As informed by parallel reports submitted by specialized agencies and human rights NGOs, CESCR observed that Palestinians in the oPt lack access to sufficient and safe drinking water and adequate sanitation, thus violating their right to water (art.11 and General Comment No. 15). Concerned also about “the continuing destruction of the water infrastructure in Gaza and in the West Bank, including in the Jordan Valley, under military and settler operations since 1967,” the Committee urged Israel “to ensure the availability of sufficient and safe drinking water and adequate sanitation,…including through the facilitation of the entry of necessary materials to rebuild the water and sanitation systems in Gaza. They called on Israel urgently “to facilitate the restoration of the water infrastructure of the West Bank, including in the Jordan Valley, affected by the destruction of the local civilians’ wells, roof water tanks, and other water and irrigation facilities under military and settler operations since 1967.”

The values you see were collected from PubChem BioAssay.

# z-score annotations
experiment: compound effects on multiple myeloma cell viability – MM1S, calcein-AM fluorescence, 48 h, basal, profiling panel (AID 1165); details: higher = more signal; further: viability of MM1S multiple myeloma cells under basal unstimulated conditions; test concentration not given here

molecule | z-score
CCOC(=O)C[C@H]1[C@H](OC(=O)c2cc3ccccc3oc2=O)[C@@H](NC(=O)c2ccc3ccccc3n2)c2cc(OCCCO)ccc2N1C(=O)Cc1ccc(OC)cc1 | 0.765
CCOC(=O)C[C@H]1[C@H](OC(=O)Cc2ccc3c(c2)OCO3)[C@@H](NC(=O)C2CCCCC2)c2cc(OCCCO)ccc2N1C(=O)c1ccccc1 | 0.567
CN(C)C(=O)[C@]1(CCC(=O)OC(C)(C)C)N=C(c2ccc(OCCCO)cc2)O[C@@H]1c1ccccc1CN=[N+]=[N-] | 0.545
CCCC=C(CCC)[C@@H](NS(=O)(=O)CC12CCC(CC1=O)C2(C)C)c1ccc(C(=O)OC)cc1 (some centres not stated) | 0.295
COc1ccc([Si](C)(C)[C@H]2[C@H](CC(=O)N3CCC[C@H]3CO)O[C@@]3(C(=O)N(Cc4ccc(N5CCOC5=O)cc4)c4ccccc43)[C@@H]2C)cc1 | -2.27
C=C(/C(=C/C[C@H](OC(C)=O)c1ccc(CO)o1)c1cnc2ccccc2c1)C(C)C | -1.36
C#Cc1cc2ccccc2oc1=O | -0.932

Identifying a practical link between the right to housing and health, CESCR observed how Israel’s National Health Insurance Law excludes a large class of vulnerable persons by the government denying them a permanent residency permit. Most affected are Palestinians under “temporary” permits, migrant workers and refugees.
Finally, the Committee also demonstrated the interdependence of rights, as evident in the violation of cultural rights by Israeli measures to delink Bedouin Arab citizens from their villages and relocating them to planned townships. In light of the State of Israel’s treaty obligations to respect the right to culture (art. 15), CESCR noted in a recommendation “that the State party fully respect the rights of the Arab-Bedouin people to their traditional and ancestral lands.”